Monday, October 19th, 2020

Organizational Agility

January 27, 2007 by
Filed under Roots of Leadership Agility

Organization design experts first used the term agile in the early nineties to describe manufacturing firms that adapted quickly to changing customer needs. (See Agile Manufacturing by Kidd, Pathways to Agility by Oleson, Response-Ability: The language, structure, and culture of the agile enterprise, and Transitioning to Agility by Gunneson). By the end of the millennium, the concept of agility had broadened to mean “the ability to anticipate and respond rapidly to changing conditions.” (See “Building agility and resiliency during turbulent change,” Joseph McCann).

In the service sector, agility was also being applied to describe IT projects and to the IT systems needed to support agile organizations. (Agility in Health Care by Goldman and Graham, and Cooperate to Compete: Building agile business relationships by Preiss, Goldman, and Nagel). Books, articles, and blog postings on agile IT are legion.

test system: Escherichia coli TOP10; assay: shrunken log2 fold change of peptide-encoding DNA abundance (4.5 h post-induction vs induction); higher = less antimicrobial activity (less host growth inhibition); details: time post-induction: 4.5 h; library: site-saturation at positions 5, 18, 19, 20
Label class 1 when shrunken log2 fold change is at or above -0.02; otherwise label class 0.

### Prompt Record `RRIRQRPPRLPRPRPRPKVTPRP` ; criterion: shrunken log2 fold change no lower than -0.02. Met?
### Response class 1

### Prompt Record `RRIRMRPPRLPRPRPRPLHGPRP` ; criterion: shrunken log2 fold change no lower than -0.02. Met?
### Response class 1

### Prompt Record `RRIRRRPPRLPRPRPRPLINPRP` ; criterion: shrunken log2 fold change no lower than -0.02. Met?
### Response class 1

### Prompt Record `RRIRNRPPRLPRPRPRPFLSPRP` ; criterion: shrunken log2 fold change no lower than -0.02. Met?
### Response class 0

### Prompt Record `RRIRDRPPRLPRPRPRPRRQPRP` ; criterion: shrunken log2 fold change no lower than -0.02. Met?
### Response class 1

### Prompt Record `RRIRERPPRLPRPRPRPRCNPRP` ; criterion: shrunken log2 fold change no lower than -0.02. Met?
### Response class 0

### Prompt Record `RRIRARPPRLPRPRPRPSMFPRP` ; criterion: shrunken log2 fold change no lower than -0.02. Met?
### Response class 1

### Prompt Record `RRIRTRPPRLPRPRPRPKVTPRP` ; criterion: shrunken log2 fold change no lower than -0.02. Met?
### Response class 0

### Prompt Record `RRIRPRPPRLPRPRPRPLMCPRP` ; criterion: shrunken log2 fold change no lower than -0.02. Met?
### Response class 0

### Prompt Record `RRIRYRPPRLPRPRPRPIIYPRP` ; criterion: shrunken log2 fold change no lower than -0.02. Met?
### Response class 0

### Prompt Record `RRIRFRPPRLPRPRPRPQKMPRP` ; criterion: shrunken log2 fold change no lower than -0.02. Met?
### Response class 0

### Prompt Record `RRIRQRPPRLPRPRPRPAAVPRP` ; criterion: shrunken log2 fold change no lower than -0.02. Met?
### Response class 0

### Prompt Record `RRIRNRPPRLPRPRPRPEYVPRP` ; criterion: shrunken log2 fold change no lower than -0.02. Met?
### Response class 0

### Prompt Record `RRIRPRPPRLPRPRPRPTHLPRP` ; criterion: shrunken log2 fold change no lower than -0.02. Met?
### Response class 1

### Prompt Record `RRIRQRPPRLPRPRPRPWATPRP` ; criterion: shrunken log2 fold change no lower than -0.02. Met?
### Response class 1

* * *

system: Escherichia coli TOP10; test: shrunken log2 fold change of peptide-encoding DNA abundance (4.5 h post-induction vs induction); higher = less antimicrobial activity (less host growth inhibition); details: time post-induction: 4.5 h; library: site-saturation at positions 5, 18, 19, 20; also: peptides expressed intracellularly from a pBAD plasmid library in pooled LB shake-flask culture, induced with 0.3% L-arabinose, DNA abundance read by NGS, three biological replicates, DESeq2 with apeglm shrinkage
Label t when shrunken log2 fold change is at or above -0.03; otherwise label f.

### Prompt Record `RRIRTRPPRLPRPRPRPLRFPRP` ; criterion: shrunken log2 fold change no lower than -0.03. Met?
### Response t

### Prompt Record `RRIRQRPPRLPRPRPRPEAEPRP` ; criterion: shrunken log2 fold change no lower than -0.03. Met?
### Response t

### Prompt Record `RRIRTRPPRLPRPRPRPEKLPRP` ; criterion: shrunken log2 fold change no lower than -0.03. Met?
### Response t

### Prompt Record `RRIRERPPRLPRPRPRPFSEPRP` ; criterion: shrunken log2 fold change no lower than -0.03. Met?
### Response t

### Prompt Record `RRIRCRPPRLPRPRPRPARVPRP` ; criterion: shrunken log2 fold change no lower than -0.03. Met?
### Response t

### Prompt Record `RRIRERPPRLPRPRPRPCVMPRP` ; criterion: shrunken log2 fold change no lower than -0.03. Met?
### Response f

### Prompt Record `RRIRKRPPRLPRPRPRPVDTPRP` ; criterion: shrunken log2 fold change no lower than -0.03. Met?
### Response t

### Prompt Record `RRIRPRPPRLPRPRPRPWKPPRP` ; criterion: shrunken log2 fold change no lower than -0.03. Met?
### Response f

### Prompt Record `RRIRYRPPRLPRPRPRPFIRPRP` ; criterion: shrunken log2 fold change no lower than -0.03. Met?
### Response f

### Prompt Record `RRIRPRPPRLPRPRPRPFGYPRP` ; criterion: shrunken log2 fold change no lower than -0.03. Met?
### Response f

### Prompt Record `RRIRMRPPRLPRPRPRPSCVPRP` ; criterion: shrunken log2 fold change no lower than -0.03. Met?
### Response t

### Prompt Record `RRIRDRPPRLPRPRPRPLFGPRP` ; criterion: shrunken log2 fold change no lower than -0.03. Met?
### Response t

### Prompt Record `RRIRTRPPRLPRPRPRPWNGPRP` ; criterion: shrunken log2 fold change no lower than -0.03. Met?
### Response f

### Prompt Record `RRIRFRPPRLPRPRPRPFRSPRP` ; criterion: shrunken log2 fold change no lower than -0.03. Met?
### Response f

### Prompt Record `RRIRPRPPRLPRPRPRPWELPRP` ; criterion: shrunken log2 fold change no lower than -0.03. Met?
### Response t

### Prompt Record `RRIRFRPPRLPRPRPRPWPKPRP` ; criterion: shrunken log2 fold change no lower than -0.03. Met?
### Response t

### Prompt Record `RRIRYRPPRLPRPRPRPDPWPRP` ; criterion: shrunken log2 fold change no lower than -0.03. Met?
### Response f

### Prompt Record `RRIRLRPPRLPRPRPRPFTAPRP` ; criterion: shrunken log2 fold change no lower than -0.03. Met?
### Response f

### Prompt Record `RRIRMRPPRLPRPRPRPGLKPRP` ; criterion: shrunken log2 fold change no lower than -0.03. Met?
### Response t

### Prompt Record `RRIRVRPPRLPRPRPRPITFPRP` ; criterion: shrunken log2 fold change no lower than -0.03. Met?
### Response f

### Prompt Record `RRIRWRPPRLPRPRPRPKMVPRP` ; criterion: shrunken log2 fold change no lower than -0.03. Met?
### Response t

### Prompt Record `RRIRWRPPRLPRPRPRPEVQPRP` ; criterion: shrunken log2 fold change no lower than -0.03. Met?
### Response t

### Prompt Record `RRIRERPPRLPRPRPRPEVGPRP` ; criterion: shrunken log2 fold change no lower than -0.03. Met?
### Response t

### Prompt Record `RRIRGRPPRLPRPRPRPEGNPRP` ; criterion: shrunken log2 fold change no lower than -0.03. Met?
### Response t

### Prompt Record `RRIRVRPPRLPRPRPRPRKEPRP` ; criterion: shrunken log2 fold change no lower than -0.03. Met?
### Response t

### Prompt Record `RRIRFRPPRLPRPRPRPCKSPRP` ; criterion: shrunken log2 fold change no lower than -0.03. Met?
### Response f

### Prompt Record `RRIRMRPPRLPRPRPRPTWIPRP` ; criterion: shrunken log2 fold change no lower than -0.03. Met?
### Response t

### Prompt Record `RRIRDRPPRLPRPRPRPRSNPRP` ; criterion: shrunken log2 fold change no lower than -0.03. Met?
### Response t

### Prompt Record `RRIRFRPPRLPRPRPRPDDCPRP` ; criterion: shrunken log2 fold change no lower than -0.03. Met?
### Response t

In 2003 a study of 50 government agencies in 8 countries, conducted with the London School of Economics, concluded that agile agencies not only exist, they significantly outperform other agencies on virtually every important metric, from productivity to employee and customer satisfaction (“The Agile Government: It’s not an oxymoron,” Baker, Durante, and Sanin-Gomez).

For recent work on agility from an organizational design perspective, see Built to Change by Lawler and Worley.

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